Born in Newfield and a lifelong resident, Richard Davis served the community for many decades, beginning in the 1950s. Last year Richard and his wife, Betty Jane, were honored by the Newfield Borough Council with a Proclamation recognizing their service to the community.

Richard was on the Borough Council, served 13 years as Board of Education Secretary, and was a Founding Father of the Newfield Swim Club. He was a member of the Newfield Fire Company: he served many years as a Director and was currently its Secretary. He has served on the Board of Trustees for the Newfield United Methodist Church since 1952. He was currently Treasurer of Rose Hill Cemetery and a Director of the Avalon Fishing Club; both responsibilities he took on from his father. He was a Director of the Newfield Saving and Loan.

Richard owned Dyer & Davis Squab Farm on Church Street in Newfield from the 1950s into the 1970s. He was a proud graduate of Edgarton Memorial School and an alum of Vineland High School.

Richard is survived by his wife of 62 years, Betty Jane; two daughters, Arlene Schulgen and Margaret Davis; two brothers, Edwin Davis and Herman Davis; and six grandchildren and six great-grandchildren. He touched many lives and will be missed by all.

The following is more personal and appears on the back of the funeral service bulletin.

A life filled with love...

Richard F. (Dick) Davis,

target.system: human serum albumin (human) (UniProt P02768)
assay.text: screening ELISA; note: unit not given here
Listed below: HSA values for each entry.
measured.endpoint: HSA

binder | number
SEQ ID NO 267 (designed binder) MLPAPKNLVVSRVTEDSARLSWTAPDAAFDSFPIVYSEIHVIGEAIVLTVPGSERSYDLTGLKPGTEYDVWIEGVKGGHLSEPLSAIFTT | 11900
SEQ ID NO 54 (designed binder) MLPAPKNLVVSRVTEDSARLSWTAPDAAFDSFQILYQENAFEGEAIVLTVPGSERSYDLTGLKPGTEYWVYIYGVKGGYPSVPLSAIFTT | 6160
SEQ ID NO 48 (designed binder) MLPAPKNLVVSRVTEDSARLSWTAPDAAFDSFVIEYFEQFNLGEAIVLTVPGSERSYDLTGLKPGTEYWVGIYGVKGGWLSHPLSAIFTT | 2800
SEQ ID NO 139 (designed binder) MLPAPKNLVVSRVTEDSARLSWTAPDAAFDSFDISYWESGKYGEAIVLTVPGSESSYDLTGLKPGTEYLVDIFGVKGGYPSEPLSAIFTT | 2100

passed on to be with his heavenly father. Dick was born October 11, 1926 in the family home on Church Street and grew up there as a typical boy with his sister Rae and 2 brothers, Edwin and Herman. His paternal grandparents lived next door on the corner of Church and Helena and Dick got his love of seeing movies and traveling from trips with them. His father, Harry, co-owned the world's largest pigeon farm, Dyer and Davis, with farms in Newfield and Elsmere, Delaware. Dick was a bright boy, so that while attending Edgarton Memorial School, he skipped several grades, allowing him to graduate from Vineland High School in 1943 at age 16. That same year at a party on Rosemont Avenue, he met Betty Jane, who lived on the Malaga Camp Ground. Three years later they were married and had two daughters, Margaret and Arlene. Early in the fifties, they moved into the house that had been his paternal grandparents, purchasing it from his sister Rae who was moving to California with her husband and daughter June. Dick continued to work at Dyer and Davis and in the 1950's took on the responsibilities of Newfield Methodist Church trustee and Newfield Town Councilman. He also was a volunteer fireman from the 1950's. When polio was rampant closing the local lakes to summer activities, he worked with his friends to establish the Newfield Swim Club and served as a director for many years, since he lived practically next door. When his father and Mr Dyer wanted to retire, Dick took over the squab farm, reducing its size so he could almost handle it himself. When Mr. Dyer died, Dick and Betty Jane bought Mr. Dyer's sizeable home and operated White Dove Farm with Bruce and Betty Candler as a catering and restaurant there, where Kiwanis met every Thursday. The squab farm business declined severely in the 1960's and Dick worked part time and then full time for Berlin Plumbing. When his father died, Dick took inherited responsibilities for Newfield Savings and Loan, the Avalon Fishing Club, and Rose Hill Cemetary. His daughters grew up and had children and his life was full of love for grandchildren. Along the way, he helped get the Newfield Fire Company's chicken BBQ established, working many years as pit leader, as it was just an extension of his responsibility as the Fire Company Secretary. Eventually his grandchildren grew up and blessed him with great-grandchildren, which were the delight of his days, two of the great grandsons having birthdays he celebrated with them in the week before the stroke that took him from us. Typical of the man he was, he had many more people consider him their "additional" Dad, Grandfather, and Great-Grandfather because his heart was so filled with love and caring.